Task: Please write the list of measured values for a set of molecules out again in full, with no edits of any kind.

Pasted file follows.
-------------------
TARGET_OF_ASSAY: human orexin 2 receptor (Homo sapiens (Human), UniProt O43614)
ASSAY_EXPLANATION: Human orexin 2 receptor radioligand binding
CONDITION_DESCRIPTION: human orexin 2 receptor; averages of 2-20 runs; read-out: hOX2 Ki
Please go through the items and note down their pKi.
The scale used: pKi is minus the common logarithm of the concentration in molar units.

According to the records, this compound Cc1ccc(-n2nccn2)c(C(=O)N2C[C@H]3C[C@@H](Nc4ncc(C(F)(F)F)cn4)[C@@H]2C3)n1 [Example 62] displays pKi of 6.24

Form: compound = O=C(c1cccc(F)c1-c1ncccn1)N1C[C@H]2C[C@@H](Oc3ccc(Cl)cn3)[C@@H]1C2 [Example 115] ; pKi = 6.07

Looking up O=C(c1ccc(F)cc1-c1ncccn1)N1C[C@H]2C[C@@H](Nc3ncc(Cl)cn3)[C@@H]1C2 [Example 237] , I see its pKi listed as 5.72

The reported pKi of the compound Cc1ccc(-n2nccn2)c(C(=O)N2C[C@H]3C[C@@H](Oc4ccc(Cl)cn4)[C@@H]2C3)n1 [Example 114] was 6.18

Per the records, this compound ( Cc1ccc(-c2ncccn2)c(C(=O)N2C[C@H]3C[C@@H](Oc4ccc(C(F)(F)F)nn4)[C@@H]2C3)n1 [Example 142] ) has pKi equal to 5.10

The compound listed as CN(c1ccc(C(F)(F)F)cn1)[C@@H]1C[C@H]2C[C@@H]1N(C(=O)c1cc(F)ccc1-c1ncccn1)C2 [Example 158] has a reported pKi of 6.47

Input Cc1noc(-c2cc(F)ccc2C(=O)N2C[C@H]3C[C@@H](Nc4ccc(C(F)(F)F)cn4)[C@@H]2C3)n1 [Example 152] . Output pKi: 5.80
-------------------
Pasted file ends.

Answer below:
TARGET_OF_ASSAY: human orexin 2 receptor (Homo sapiens (Human), UniProt O43614)
ASSAY_EXPLANATION: Human orexin 2 receptor radioligand binding
CONDITION_DESCRIPTION: human orexin 2 receptor; averages of 2-20 runs; read-out: hOX2 Ki
Please go through the items and note down their pKi.
The scale used: pKi is minus the common logarithm of the concentration in molar units.

According to the records, this compound Cc1ccc(-n2nccn2)c(C(=O)N2C[C@H]3C[C@@H](Nc4ncc(C(F)(F)F)cn4)[C@@H]2C3)n1 [Example 62] displays pKi of 6.24

Form: compound = O=C(c1cccc(F)c1-c1ncccn1)N1C[C@H]2C[C@@H](Oc3ccc(Cl)cn3)[C@@H]1C2 [Example 115] ; pKi = 6.07

Looking up O=C(c1ccc(F)cc1-c1ncccn1)N1C[C@H]2C[C@@H](Nc3ncc(Cl)cn3)[C@@H]1C2 [Example 237] , I see its pKi listed as 5.72

The reported pKi of the compound Cc1ccc(-n2nccn2)c(C(=O)N2C[C@H]3C[C@@H](Oc4ccc(Cl)cn4)[C@@H]2C3)n1 [Example 114] was 6.18

Per the records, this compound ( Cc1ccc(-c2ncccn2)c(C(=O)N2C[C@H]3C[C@@H](Oc4ccc(C(F)(F)F)nn4)[C@@H]2C3)n1 [Example 142] ) has pKi equal to 5.10

The compound listed as CN(c1ccc(C(F)(F)F)cn1)[C@@H]1C[C@H]2C[C@@H]1N(C(=O)c1cc(F)ccc1-c1ncccn1)C2 [Example 158] has a reported pKi of 6.47

Input Cc1noc(-c2cc(F)ccc2C(=O)N2C[C@H]3C[C@@H](Nc4ccc(C(F)(F)F)cn4)[C@@H]2C3)n1 [Example 152] . Output pKi: 5.80